What must be kept in mind here is that digital technologies, when well planned, scale well. What we could behefit from unchaining the software environment that the great majority of researcher use, is the so called network effect.
In economics and business, a network effect (also called network externality or demand-side economies of scale) is the effect that one user of a good or service has on the value of that product to other people. When a network effect is present, the value of a product or service is dependent on the number of others using it wikipedia.
Again using myself as an example, the quality and amount of my research would be greatly improved if my research group could fully utilize the potential of open source research software, my expertise and software. If I’m just learning new things and the gap between myself and colleagues is widening, it does not make much difference. At the national level, this is true as well. We could improve our performance a lot if the majority of researcher would adopt skills in sustainable information management, choosing sustainable software for their research and so forth.
As science fiction novellist William Gibson once stated: “The future is already here. It’s just not evenly distributed yet”. in this vein, I think that ATT should focus on redistribution of this future, the good and top practises in research, to the masses, rather than building new infrastructures.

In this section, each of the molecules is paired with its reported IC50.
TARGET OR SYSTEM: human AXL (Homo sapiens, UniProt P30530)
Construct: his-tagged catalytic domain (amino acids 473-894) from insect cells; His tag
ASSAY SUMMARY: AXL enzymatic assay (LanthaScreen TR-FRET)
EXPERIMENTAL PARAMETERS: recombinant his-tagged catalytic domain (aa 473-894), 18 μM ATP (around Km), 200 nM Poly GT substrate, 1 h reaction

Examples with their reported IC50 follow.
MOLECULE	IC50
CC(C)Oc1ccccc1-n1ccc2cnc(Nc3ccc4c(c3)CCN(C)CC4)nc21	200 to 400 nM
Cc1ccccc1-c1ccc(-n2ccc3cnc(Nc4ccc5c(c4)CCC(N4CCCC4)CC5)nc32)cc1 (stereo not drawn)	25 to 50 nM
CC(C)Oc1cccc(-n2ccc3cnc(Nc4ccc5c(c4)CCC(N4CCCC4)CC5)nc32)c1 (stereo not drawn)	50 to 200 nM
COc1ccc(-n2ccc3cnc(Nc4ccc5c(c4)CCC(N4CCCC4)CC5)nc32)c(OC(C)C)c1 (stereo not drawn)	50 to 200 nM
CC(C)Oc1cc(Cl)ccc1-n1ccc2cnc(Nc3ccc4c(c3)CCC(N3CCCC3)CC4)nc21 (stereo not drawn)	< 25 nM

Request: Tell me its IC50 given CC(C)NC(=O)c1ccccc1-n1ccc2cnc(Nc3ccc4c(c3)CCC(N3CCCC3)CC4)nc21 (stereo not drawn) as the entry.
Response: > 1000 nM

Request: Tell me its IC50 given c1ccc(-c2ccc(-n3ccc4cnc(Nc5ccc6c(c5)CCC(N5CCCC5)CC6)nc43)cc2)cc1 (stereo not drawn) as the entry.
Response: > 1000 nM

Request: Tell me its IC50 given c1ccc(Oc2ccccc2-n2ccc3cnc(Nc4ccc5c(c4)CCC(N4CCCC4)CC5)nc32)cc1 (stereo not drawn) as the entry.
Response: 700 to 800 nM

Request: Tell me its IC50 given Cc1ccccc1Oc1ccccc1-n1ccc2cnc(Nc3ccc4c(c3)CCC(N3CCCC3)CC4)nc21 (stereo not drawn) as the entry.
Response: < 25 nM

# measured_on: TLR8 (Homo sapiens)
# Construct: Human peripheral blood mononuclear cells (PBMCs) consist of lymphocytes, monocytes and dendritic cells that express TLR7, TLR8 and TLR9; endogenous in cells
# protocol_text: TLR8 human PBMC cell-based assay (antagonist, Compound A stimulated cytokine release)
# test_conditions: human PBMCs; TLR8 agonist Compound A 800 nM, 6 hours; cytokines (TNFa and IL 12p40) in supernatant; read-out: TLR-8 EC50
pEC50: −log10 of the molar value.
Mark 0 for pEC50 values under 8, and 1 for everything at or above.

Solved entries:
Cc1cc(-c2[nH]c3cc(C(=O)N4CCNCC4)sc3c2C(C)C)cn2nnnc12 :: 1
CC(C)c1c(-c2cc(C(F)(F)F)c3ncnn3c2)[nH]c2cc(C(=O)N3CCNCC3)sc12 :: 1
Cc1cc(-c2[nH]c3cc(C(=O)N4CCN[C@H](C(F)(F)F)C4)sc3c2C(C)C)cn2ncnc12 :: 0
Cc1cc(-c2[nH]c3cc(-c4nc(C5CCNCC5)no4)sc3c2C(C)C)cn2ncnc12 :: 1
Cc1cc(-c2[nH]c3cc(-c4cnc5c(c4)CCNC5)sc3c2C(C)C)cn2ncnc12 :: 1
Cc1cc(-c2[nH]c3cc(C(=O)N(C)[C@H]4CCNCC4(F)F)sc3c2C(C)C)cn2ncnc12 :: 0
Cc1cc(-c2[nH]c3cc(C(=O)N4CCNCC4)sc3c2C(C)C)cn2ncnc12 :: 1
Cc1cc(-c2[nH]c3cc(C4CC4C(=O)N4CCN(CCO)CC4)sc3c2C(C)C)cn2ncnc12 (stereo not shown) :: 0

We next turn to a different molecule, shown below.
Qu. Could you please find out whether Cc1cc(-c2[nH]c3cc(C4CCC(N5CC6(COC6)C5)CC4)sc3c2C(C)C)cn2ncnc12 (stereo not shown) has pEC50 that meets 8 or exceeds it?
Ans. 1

Until here I have been an optimist, but from here on it gets more problematic.
What I’m curious about are the mechanism that are believed to bring all these changes into daily practises of researcher. How can you make such fundamental changes into extremely busy and uncertain life of a academic reseacher?
I often ask from fellow researchers when I run workshop or tutorials in the issues, how many analytical applications and how many bureaucratic applications have you adopted in the past five years? Usually the results is that bureaucratic applications overcome the analytical. Similarly, workshops on how to write a successfull ERC application are popular, but workshops on version control or reproducible analysis are less so.
So, it is not that researchers don’t care about learning new analytical skills, but that the bureaucratic burden and writing funding applications together with doing the research leaves no resources for that.